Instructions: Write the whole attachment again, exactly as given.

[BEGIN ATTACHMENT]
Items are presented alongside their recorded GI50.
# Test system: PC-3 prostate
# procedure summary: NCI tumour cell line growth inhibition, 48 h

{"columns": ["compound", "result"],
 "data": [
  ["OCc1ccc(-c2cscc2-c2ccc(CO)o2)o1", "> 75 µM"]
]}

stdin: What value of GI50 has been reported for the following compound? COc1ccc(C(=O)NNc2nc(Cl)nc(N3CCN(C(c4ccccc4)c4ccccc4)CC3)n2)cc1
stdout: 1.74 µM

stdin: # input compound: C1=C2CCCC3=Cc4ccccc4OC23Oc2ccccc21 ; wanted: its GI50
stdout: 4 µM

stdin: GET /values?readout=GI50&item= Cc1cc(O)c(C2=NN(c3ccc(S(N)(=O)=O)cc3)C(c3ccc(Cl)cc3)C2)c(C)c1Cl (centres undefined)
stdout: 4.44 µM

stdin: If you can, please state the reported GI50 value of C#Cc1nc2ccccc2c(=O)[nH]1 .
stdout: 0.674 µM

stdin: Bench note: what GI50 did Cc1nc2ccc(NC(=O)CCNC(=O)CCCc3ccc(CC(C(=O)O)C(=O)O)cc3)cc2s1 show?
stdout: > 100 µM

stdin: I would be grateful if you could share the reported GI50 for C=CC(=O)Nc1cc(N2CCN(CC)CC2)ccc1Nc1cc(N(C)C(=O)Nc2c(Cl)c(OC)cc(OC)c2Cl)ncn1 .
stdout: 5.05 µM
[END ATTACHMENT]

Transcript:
Items are presented alongside their recorded GI50.
# Test system: PC-3 prostate
# procedure summary: NCI tumour cell line growth inhibition, 48 h

{"columns": ["compound", "result"],
 "data": [
  ["OCc1ccc(-c2cscc2-c2ccc(CO)o2)o1", "> 75 µM"]
]}

stdin: What value of GI50 has been reported for the following compound? COc1ccc(C(=O)NNc2nc(Cl)nc(N3CCN(C(c4ccccc4)c4ccccc4)CC3)n2)cc1
stdout: 1.74 µM

stdin: # input compound: C1=C2CCCC3=Cc4ccccc4OC23Oc2ccccc21 ; wanted: its GI50
stdout: 4 µM

stdin: GET /values?readout=GI50&item= Cc1cc(O)c(C2=NN(c3ccc(S(N)(=O)=O)cc3)C(c3ccc(Cl)cc3)C2)c(C)c1Cl (centres undefined)
stdout: 4.44 µM

stdin: If you can, please state the reported GI50 value of C#Cc1nc2ccccc2c(=O)[nH]1 .
stdout: 0.674 µM

stdin: Bench note: what GI50 did Cc1nc2ccc(NC(=O)CCNC(=O)CCCc3ccc(CC(C(=O)O)C(=O)O)cc3)cc2s1 show?
stdout: > 100 µM

stdin: I would be grateful if you could share the reported GI50 for C=CC(=O)Nc1cc(N2CCN(CC)CC2)ccc1Nc1cc(N(C)C(=O)Nc2c(Cl)c(OC)cc(OC)c2Cl)ncn1 .
stdout: 5.05 µM